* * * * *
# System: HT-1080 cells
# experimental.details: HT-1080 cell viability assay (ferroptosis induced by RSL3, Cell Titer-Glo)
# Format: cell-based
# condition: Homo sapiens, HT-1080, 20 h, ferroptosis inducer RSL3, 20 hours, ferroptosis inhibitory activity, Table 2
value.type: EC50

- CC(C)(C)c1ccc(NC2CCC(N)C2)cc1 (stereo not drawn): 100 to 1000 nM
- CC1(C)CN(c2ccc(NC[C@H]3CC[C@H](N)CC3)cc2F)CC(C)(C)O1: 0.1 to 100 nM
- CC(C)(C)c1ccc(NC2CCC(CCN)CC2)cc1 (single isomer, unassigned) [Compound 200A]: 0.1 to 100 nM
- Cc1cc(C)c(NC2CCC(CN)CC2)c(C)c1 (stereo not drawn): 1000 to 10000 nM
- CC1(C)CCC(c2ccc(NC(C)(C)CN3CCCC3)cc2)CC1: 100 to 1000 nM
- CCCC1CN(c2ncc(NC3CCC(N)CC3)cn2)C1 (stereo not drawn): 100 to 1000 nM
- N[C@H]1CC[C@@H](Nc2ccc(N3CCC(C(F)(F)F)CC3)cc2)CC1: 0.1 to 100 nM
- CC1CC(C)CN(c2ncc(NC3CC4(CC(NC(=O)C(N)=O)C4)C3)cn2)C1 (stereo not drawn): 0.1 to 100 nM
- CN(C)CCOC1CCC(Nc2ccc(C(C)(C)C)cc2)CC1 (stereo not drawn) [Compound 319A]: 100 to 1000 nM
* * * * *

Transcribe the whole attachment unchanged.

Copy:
# System: HT-1080 cells
# experimental.details: HT-1080 cell viability assay (ferroptosis induced by RSL3, Cell Titer-Glo)
# Format: cell-based
# condition: Homo sapiens, HT-1080, 20 h, ferroptosis inducer RSL3, 20 hours, ferroptosis inhibitory activity, Table 2
value.type: EC50

- CC(C)(C)c1ccc(NC2CCC(N)C2)cc1 (stereo not drawn): 100 to 1000 nM
- CC1(C)CN(c2ccc(NC[C@H]3CC[C@H](N)CC3)cc2F)CC(C)(C)O1: 0.1 to 100 nM
- CC(C)(C)c1ccc(NC2CCC(CCN)CC2)cc1 (single isomer, unassigned) [Compound 200A]: 0.1 to 100 nM
- Cc1cc(C)c(NC2CCC(CN)CC2)c(C)c1 (stereo not drawn): 1000 to 10000 nM
- CC1(C)CCC(c2ccc(NC(C)(C)CN3CCCC3)cc2)CC1: 100 to 1000 nM
- CCCC1CN(c2ncc(NC3CCC(N)CC3)cn2)C1 (stereo not drawn): 100 to 1000 nM
- N[C@H]1CC[C@@H](Nc2ccc(N3CCC(C(F)(F)F)CC3)cc2)CC1: 0.1 to 100 nM
- CC1CC(C)CN(c2ncc(NC3CC4(CC(NC(=O)C(N)=O)C4)C3)cn2)C1 (stereo not drawn): 0.1 to 100 nM
- CN(C)CCOC1CCC(Nc2ccc(C(C)(C)C)cc2)CC1 (stereo not drawn) [Compound 319A]: 100 to 1000 nM